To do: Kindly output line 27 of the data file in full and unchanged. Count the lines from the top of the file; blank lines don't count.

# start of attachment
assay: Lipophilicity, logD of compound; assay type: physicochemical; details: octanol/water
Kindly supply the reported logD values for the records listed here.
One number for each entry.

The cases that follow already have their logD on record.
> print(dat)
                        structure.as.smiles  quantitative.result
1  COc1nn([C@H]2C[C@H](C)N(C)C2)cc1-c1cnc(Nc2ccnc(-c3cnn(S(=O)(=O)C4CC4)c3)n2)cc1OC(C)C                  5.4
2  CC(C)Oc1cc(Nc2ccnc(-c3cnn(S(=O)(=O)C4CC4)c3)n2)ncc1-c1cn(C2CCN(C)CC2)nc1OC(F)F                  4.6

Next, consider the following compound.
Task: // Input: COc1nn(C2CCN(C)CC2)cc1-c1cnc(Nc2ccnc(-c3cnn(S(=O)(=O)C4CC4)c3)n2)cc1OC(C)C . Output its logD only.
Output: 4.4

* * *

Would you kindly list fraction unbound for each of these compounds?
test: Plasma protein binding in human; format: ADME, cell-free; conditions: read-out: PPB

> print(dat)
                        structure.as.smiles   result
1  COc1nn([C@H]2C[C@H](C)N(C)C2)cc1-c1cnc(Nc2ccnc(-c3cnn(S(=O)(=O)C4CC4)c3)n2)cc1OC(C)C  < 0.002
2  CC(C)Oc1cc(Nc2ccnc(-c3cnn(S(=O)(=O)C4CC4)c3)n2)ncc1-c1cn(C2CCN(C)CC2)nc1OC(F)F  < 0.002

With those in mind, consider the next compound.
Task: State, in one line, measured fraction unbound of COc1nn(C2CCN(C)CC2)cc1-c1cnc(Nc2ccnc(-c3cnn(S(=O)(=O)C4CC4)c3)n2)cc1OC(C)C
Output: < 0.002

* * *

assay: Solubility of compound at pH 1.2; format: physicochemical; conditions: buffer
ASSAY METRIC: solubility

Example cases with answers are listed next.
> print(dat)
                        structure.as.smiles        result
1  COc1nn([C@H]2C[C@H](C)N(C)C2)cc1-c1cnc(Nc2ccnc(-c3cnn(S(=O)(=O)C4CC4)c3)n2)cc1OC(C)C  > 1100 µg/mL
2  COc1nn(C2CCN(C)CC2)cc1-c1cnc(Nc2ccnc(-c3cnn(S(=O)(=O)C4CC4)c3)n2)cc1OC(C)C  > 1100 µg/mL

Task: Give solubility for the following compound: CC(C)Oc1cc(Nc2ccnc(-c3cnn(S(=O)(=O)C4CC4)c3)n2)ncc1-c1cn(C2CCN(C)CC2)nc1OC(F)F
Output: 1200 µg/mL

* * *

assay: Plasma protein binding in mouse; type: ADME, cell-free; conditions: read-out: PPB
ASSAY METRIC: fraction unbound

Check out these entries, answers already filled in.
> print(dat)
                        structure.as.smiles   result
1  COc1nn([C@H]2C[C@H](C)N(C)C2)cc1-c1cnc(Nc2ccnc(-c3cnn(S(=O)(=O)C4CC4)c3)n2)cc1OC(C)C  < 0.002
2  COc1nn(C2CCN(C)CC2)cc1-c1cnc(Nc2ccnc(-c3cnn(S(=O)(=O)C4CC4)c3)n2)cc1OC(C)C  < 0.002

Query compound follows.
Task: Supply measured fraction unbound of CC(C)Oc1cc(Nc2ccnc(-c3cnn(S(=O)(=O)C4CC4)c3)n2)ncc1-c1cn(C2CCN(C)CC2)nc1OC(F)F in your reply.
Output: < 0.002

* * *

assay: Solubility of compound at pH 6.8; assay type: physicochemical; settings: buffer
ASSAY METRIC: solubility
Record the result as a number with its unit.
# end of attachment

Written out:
                        structure.as.smiles        result